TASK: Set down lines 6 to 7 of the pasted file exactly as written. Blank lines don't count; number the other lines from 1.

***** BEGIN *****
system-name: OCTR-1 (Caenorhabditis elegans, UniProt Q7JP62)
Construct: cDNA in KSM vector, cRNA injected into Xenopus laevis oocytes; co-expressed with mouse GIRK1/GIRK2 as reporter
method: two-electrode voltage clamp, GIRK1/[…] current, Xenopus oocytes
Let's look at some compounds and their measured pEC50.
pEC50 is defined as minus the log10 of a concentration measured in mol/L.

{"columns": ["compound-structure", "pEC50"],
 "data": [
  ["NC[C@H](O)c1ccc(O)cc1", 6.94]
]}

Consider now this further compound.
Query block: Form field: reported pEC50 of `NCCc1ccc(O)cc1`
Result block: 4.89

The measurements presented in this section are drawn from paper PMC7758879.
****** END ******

{"columns": ["compound-structure", "pEC50"],
 "data": [